Higher Education Minister Blade Nzimande is on a collision course with CUT management after putting the university under administration.
The ink was barely dry on Nzimande’s notice that he was placing the Central University of Technology (CUT) under administration before the university lashed back on Wednesday night, saying it did not accept the minister’s decision.
Now Nzimande faces an unprecedented legal battle – the first that any of the four universities placed under administration since he joined Cabinet in 2009 – has dared to mount.
The CUT council has been dissolved and vice-chancellor Thandwa Mthembu placed on “special leave”, Nzimande said in his Government Gazette notice on Wednesday.
He had accepted last month’s recommendations from the assessor he appointed to investigate CUT’s “governance and executive management”, the Gazette said.
Assessor Julian Smith had found “alleged abuse of power and misuse of funds”, audit processes, procurement and tender procedures, handling of donor funds and “any other specific allegations of financial irregularity”.
Smith found plenty of this and more, the Mail & Guardian reported last month.
CUT is dysfunctional because of the overall mismanagement and abuse of power by both the council and the executive managers that Mthembu heads, his report concluded.
But CUT was having none of this last month – and even less so on Wednesday. In its attack on Nzimande’s gazetted notice, the university’s council and management said it would go to “court urgently for a review of the minister’s decision”, it said in a statement.
For a start, the minister’s “decision to appoint an administrator was conveyed to the university at the last possible moment”, the statement said. This was “despite requests that the minister should inform the council timeously should he decide to [appoint one]”.
As if that were not bad enough, the council had already given Nzimande a rebuttal of the assessor’s report that pointed out its “glaring inconsistencies”.
The rebuttal “pointed out, in no uncertain terms, that the findings of [the assessor] and his recommendations are not supported by the facts”. There is also “no reasonable connection between” the recommendations to appoint an administrator and “the real circumstances at CUT”.
Gwebinkundla Qonde, director general of higher education and training, justified this week’s action against CUT: “The students in these institutions must be safeguarded against vultures bent on destroying their futures,” he told the M&G on Thursday.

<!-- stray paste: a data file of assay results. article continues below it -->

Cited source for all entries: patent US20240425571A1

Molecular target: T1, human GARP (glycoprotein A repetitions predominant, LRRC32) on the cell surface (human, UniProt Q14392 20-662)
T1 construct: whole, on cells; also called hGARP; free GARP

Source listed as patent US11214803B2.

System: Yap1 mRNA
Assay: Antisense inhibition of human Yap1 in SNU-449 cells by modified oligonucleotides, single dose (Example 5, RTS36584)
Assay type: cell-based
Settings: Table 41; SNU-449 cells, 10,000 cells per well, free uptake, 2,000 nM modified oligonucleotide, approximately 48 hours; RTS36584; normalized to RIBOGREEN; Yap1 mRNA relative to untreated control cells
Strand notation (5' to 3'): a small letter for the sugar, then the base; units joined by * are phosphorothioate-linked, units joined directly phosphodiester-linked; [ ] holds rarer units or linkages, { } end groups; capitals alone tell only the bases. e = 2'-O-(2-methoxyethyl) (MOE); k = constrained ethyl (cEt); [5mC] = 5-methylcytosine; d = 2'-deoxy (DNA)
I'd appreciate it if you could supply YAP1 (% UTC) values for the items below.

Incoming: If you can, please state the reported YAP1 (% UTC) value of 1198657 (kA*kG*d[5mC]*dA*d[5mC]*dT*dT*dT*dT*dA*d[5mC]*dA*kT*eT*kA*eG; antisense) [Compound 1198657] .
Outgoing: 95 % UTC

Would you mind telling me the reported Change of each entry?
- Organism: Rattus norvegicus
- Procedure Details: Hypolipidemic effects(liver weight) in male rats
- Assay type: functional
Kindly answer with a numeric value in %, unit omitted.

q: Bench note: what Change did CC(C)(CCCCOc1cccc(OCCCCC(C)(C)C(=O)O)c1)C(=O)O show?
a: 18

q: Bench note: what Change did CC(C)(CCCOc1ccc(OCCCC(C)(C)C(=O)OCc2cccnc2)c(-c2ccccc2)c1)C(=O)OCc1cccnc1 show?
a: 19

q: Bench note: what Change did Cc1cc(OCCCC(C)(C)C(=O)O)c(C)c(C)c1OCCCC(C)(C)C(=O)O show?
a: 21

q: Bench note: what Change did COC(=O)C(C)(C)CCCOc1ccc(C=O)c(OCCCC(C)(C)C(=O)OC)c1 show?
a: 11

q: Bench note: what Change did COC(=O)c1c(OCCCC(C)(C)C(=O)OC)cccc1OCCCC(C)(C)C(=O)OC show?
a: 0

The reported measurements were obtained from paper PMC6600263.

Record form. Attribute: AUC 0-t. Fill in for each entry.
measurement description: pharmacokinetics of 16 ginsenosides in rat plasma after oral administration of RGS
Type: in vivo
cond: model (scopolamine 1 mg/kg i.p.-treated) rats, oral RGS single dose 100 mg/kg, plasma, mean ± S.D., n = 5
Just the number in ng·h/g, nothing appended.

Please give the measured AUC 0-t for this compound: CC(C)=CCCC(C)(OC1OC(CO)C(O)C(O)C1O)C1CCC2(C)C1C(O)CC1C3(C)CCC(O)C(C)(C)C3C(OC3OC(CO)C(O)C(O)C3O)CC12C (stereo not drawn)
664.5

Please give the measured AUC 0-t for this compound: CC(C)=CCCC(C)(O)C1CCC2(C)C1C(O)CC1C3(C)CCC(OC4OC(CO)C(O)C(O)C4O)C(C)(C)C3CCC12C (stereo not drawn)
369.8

“We will do that in terms of existing policies and legislation. We’re determined not to fail vulnerable students. If the vultures have nothing to hide, they must allow these [legal] processes now to unfold.”
The M&G reported in February – on an audit and other data that CUT management provided – on the university’s claims of increasing financial and governance stability since Mthembu became vice-chancellor in 2007.
It repeats these claims in the 70-page rebuttal it gave Nzimande on June 1. The M&G has a copy of the document, which CUT has repeatedly maintained provides evidence that “the university is stable and is performing all its functions smoothly”, its statement on Wednesday asserted.
“The university does not accept the unlawful appointment of Professor [Stanley] Ridge [as administrator] by the minister,” it concluded. “The council and management do not intend to permit Professor Ridge to commence with his appointment as administrator and the execution of his [gazetted] terms of reference until ... a competent court of law has ruled on [CUT’s] application”.
Ridge is a former vice-rector of the University of the Western Cape, where he holds an emeritus professorship in English.
After Nzimande took the reins of higher education and training following the 2009 national elections, the University of Zululand became the first tertiary institution he placed under administration in 2010. Tshwane University of Technology and Walter Sisulu University followed within 18 months.
Vaal University of Technology is waiting to hear whether it will go under the minister’s cosh as well. The assessor Nzimande sent in there recommended the council should be dissolved but vice-chancellor Irene Moutlana retained, the M&G reported in May.